Have you ever struggled with a horse who has a difficult time maintaining their body condition? For horse owners, the term “hard keeper” is more than just a casual phrase, it’s a familiar and often perplexing challenge.

Hard keepers often struggle to maintain a healthy weight, despite being given what seems like ample food. Caring for these horses is often physically and emotionally demanding for horse owners and handlers alike.

The good news is that a holistic feeding strategy focused on a balanced, forage-based diet can make all the difference in improving health, performance, and overall well-being of hard keepers.

Read on to learn more about selecting the best forages and feeds for hard keepers, and providing dietary support to horses struggling to maintain their weight.

What is a Hard Keeper?

A hard keeper, poor doer or unthrifty horse is one that requires a higher than average caloric intake to maintain their body condition. These horses may have an accelerated metabolism, be engaged in heavy work, or have other characteristics that make then less efficient at extracting nutrients from their diet.

While any horse, regardless of breed, can be a hard keeper, certain breeds or types of horses are more inclined to difficulty maintaining weight. Thoroughbreds and Standardbreds and hot-blooded horses are generally prone to being hard keepers due to a higher metabolic rate.

Performance horses may also struggle to maintain their weight because of increased energy expenditure in training and competition, in addition to travel-related stress.

Horses often become hard keepers with advancing age, as their ability to extract calories from the diet may be hindered by dental issues or decreased digestive efficiency. [2] Horses who have experienced neglect or malnutrition in the past are often prone to being hard keepers.

Equine Keeper Status Score

The Equine Keeper Status Score is a standard scale developed to categorize horses based on their ability to maintain body weight. This score takes into account body condition, digestible energy requirements, and digestible energy intake.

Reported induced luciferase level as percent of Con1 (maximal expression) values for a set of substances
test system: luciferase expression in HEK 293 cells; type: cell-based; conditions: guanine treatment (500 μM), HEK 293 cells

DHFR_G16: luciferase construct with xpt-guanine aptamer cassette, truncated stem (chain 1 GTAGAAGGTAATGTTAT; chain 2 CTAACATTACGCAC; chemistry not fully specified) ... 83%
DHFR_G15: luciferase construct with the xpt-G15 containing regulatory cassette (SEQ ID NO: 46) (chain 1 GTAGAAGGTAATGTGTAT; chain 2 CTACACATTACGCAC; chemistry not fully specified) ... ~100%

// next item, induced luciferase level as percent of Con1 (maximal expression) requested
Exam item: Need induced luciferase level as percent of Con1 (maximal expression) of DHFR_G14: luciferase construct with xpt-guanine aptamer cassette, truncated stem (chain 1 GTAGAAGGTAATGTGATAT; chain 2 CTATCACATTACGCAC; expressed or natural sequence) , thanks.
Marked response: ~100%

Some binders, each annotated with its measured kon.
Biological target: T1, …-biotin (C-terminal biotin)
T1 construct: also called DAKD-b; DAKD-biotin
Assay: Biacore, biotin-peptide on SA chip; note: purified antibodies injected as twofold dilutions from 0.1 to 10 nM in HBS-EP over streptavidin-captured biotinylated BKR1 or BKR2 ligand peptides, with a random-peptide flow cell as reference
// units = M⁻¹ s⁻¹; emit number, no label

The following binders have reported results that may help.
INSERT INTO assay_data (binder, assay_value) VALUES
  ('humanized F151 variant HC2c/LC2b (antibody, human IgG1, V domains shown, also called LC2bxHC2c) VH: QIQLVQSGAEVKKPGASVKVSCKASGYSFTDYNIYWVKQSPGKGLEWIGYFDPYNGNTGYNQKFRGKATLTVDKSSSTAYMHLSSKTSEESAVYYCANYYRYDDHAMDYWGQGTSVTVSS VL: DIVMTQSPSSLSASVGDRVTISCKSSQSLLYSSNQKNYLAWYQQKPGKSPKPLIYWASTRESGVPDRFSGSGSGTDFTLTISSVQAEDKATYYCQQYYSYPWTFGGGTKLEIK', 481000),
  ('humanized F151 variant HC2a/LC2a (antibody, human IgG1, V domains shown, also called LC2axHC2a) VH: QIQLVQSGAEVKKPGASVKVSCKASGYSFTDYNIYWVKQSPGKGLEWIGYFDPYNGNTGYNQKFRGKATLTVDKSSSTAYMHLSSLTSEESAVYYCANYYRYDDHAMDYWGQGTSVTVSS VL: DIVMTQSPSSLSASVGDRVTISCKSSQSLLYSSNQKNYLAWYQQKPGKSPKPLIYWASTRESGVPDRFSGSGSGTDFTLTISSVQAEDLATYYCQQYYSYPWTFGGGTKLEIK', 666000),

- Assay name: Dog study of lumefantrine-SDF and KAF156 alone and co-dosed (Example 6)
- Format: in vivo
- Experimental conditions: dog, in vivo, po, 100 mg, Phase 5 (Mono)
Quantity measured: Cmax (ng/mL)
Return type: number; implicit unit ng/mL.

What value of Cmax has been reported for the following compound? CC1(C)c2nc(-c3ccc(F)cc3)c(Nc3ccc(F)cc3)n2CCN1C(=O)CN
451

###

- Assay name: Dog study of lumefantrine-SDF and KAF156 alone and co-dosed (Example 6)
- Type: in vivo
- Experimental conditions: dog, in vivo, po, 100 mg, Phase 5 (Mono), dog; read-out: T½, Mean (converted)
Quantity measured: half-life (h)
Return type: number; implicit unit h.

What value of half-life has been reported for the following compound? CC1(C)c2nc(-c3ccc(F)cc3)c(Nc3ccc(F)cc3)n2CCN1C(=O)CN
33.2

Using this scoring system, horse owners and equine professionals can determine if their horse is a hard keeper to accurately inform diet and management decisions. [1]

The score should be considered in conjunction with measurable data such as body weight and overall health to guide management decisions.

What Causes Low Body Weight in Horses?

The first step in managing the hard keeper horse is identifying any dietary, health, or environmental factors contributing to difficulty maintaining body weight. Some of the most common factors include: [3]

It’s important to have a full picture of your horse’s health and why they are not maintaining condition before making major changes to your management routine.

Medical Conditions and Body Weight

If you’re unsure how to address weight concerns in your horse, consult an equine nutritionist and your veterinarian. These qualified professionals can help you identify nutritional deficiencies, discuss changes in management and create a feeding plan that supports healthy weight gain for your hard keeper.

Consulting with your veterinarian is essential for diagnosing and addressing underlying health issues that may be contributing to weight issues.

Once you have a treatment plan in place, staying up to date with regular veterinary check-ups is key so you can monitor your horse’s progress and ensure they are responding appropriately to dietary adjustments.

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